When Earl Melchert was handed a $7,000 reward last week for rescuing an abducted teenager, he immediately and “without hesitation” gave his windfall to the girl he saved. She was the “real hero,” he insisted.
Richard Wyffels, the police chief in Alexandria, Minnesota, said in a Facebook post on Friday that Melchert’s gesture was “an incredible example of kindness.”
“Thank you Earl,” Wyffels wrote. “It is people like you that make this world a better place.”
Melchert, 65, rescued 15-year-old Jasmine Block on Sept. 5. She told investigators she had been held against her will for 29 days by three men, including a family acquaintance, who subjected her to repeated sexual and physical abuse. She said she managed to escape while the men were out getting food, and swam across a lake near Melchert’s property in search of safety.
Melchert said he hadn’t intended to be home that afternoon, but popped in to pick up something he’d forgotten. He said he spotted what he first thought was a “deer” in the field outside his home. As the teenager got nearer, Melchert said he recognized her “right away.”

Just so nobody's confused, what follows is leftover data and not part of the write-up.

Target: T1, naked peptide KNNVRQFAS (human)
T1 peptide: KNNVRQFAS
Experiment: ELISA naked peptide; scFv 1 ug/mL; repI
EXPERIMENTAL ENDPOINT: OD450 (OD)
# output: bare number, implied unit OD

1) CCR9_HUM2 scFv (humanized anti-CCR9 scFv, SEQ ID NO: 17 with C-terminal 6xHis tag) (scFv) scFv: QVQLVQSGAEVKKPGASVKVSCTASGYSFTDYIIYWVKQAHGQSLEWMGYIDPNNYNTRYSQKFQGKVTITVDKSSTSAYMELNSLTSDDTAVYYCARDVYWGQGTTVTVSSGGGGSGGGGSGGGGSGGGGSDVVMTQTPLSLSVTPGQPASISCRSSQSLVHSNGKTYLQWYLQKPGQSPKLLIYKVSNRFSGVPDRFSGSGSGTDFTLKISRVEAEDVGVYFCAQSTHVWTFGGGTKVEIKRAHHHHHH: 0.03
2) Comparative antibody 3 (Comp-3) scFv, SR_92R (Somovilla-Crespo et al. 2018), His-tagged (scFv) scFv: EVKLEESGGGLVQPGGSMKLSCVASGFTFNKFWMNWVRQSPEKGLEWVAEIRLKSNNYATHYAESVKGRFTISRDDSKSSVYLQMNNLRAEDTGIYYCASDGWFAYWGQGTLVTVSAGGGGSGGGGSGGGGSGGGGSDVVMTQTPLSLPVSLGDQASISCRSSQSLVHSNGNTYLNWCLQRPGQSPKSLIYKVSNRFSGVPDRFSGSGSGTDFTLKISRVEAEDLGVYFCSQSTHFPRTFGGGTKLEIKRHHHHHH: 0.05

“I could make out her face, and I went, ‘Oh my gosh, this is the gal from Alexandria that’s been gone for 29 days,’” Melchert told The New York Times. “It’d been on the news, it’d been online. It went national. It was on posters, in stores, her face, her picture.”
Melchert immediately brought her to safety and called 911.
“I was in the right place at the right time,” Melchert, who retired last week, told the Pioneer Press. “I did what I had to do.”
The three men have been charged with kidnapping and false imprisonment, reported KSTP-TV. At least two also face a charge of criminal sexual conduct.
On Friday, Wyffels presented Melchert with a $7,000 reward that had been offered by Block’s family and an anonymous donor for the teenager’s safe return.
Melchert, who retired from his job at a fertilizer plant last week, promptly handed the money over to Block and her family.
“To me, yeah, that’s a lot of money, but they need it way worse than I do,” Melchert told the Times.